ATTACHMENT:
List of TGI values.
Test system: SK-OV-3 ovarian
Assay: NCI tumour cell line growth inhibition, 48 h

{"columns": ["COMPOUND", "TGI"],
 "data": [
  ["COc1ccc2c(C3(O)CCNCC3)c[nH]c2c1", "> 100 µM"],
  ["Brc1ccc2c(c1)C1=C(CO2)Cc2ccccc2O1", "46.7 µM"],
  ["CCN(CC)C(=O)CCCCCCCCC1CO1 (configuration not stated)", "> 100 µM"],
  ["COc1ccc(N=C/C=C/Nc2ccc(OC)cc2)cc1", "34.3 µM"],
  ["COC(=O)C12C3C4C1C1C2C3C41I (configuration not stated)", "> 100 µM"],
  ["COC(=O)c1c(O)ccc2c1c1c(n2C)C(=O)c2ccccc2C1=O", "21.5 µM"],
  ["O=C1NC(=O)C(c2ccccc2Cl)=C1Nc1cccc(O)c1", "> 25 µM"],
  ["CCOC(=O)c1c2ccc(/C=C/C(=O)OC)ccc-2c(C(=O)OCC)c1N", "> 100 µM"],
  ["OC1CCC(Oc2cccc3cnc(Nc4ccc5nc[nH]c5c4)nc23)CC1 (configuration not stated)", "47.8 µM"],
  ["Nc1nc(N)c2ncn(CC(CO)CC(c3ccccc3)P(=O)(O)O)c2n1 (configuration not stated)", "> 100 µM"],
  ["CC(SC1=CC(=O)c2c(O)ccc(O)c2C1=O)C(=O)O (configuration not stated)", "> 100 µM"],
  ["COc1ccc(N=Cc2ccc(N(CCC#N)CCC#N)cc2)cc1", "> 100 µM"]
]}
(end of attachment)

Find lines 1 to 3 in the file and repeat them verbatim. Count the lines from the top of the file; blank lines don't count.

List of TGI values.
Test system: SK-OV-3 ovarian
Assay: NCI tumour cell line growth inhibition, 48 h